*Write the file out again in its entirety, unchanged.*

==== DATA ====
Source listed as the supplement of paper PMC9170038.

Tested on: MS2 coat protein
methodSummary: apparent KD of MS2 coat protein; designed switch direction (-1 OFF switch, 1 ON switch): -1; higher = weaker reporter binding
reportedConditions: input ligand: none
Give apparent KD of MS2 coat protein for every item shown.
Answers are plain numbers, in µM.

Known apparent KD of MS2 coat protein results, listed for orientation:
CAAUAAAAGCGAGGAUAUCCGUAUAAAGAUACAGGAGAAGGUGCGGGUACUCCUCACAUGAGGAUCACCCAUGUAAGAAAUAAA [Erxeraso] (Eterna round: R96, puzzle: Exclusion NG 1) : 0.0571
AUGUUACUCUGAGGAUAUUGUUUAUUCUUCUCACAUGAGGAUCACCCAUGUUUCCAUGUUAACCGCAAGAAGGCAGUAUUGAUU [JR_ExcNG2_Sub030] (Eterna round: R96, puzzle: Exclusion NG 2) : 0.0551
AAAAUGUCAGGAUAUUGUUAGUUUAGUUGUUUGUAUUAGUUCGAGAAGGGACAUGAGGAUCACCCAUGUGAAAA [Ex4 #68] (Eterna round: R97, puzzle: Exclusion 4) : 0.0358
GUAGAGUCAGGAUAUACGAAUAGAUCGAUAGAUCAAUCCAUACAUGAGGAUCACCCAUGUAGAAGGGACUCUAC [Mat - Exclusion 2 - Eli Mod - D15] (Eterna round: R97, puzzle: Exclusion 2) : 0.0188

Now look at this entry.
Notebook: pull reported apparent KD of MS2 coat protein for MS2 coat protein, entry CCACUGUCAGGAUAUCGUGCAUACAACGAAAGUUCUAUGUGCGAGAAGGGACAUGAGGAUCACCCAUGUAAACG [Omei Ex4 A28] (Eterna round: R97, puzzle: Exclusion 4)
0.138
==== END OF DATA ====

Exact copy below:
Source listed as the supplement of paper PMC9170038.

Tested on: MS2 coat protein
methodSummary: apparent KD of MS2 coat protein; designed switch direction (-1 OFF switch, 1 ON switch): -1; higher = weaker reporter binding
reportedConditions: input ligand: none
Give apparent KD of MS2 coat protein for every item shown.
Answers are plain numbers, in µM.

Known apparent KD of MS2 coat protein results, listed for orientation:
CAAUAAAAGCGAGGAUAUCCGUAUAAAGAUACAGGAGAAGGUGCGGGUACUCCUCACAUGAGGAUCACCCAUGUAAGAAAUAAA [Erxeraso] (Eterna round: R96, puzzle: Exclusion NG 1) : 0.0571
AUGUUACUCUGAGGAUAUUGUUUAUUCUUCUCACAUGAGGAUCACCCAUGUUUCCAUGUUAACCGCAAGAAGGCAGUAUUGAUU [JR_ExcNG2_Sub030] (Eterna round: R96, puzzle: Exclusion NG 2) : 0.0551
AAAAUGUCAGGAUAUUGUUAGUUUAGUUGUUUGUAUUAGUUCGAGAAGGGACAUGAGGAUCACCCAUGUGAAAA [Ex4 #68] (Eterna round: R97, puzzle: Exclusion 4) : 0.0358
GUAGAGUCAGGAUAUACGAAUAGAUCGAUAGAUCAAUCCAUACAUGAGGAUCACCCAUGUAGAAGGGACUCUAC [Mat - Exclusion 2 - Eli Mod - D15] (Eterna round: R97, puzzle: Exclusion 2) : 0.0188

Now look at this entry.
Notebook: pull reported apparent KD of MS2 coat protein for MS2 coat protein, entry CCACUGUCAGGAUAUCGUGCAUACAACGAAAGUUCUAUGUGCGAGAAGGGACAUGAGGAUCACCCAUGUAAACG [Omei Ex4 A28] (Eterna round: R97, puzzle: Exclusion 4)
0.138